PLASKON: Even when Jarrett is on vacation, he goes to his own mining claim. Anyway . . . in Goldfield there are a lot of challenges working in a pit that dates back to the beginning of the last century.

ANDERSON: Right, when I got here a couple of months back we had a water line break and we had a little bit of a cave-in and I had to go back in and restore it. I mean the timbers are 100 years old and take some old timber out and re-block it. It was kinda fun.

PLASKON: The job obviously doesn't scare him.

ANDERSON: If I had some worries I wouldn't be mining I guess. The only health problem I worry about is running out of beer and Copenhagen. Ha!

PLASKON: What he does all day is stand in a tunnel and drill at different angles into the rock. That makes a core sample. Back at the surface the core samples are analyzed for signs of gold. If gold is found in the 300-foot-long core sample it will tell them where to dig a bigger hole.

ANDERSON: It's a gambling thing, it's a roll of the dice.

PLASKON: Jarrett says it's paying off.

ANDERSON: We found enough gold here to pay for the place. Everything from here on out is pure profit. There is still gold here, I seen it.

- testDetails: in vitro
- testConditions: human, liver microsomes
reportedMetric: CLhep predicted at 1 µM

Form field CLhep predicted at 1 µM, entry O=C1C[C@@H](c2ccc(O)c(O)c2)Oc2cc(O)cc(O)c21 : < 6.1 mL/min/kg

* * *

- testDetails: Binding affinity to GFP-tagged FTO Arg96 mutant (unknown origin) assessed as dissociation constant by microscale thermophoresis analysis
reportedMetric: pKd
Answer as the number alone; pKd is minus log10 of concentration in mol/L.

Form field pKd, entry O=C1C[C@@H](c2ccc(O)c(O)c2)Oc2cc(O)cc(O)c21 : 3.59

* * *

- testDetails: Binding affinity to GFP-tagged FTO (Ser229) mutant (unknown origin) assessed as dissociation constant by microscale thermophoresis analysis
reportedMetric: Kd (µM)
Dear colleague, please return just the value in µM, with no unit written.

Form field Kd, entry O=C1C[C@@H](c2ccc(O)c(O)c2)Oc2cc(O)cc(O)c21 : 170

PLASKON: Tom Timkin is the geologist and project manager of this mine owned by Lone Star Gold.

TIMKIN: We are using newer tools to find veins that were missed before and we are hopeful that we will find veins that were missed by the old-timers.

PLASKON: He knows prospectors have been trying to work the ground in Goldfield for years unsuccessfully.

TIMKIN: Well it happened here, they went public, they got a lot of stock revenues and then spend that money and re-organized to a new company and spent that money and all the while making some money on their gold operation but not enough to pay back the share-holders and the operators took the money in from the stock. That wasn't necessarily a scam.

PLASKON: Tom opened up the mine because higher gold prices make it more profitable to scour. But townsfolk aren't banking on gold in the hills for another boom in Goldfield.

SOUND: General Store

CLERK: You see it is quiet, peaceful. We don't have any drive-by shootings because everybody in town packs. We haven't had a bank robbery in 60 years, of course we haven't had a bank in 60 years.

PLASKON: The Clerk of the General store says city dwellers are fleeing the urban sophistication for Goldfield.

CLERK: Its starting to grow again. 15 years ago we had around 525 people. We were down to about 225 about 5 years ago. I would say we have 325, 350 now. We have a lot of people coming in here, selling their homes for big bucks and coming in here and snapping up property and we are growing pretty good.

PLASKON: Last month it was a little less quiet in Goldfield. Residents paraded down highway 95 through town, offering historic bus tours, live music, crafts, beer, held a miners liar's contest and a popular land auction.

Ky Plaskon, News 88-9 KNPR